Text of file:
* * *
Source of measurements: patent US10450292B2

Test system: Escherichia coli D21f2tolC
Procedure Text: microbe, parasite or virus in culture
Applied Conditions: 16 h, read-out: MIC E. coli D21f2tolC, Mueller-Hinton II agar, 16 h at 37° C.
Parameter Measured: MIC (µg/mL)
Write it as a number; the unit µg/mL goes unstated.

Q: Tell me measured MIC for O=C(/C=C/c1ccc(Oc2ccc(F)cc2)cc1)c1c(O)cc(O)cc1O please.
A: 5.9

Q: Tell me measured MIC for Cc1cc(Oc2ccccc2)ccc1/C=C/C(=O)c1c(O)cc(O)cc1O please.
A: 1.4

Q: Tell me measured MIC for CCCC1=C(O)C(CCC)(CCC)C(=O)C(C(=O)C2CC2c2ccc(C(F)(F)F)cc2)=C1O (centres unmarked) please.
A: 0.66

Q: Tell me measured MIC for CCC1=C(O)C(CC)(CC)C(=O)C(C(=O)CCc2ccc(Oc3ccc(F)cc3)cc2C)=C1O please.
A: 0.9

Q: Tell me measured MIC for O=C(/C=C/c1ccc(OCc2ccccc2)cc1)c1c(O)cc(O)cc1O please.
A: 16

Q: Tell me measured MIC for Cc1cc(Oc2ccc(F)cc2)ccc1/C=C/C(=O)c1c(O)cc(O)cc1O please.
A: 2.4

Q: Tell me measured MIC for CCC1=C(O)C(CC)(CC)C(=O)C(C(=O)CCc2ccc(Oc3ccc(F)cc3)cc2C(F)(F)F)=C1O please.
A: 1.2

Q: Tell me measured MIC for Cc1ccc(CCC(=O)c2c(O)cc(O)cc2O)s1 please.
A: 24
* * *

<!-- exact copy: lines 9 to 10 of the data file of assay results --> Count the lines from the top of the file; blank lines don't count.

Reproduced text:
Q: Tell me measured MIC for Cc1cc(Oc2ccccc2)ccc1/C=C/C(=O)c1c(O)cc(O)cc1O please.
A: 1.4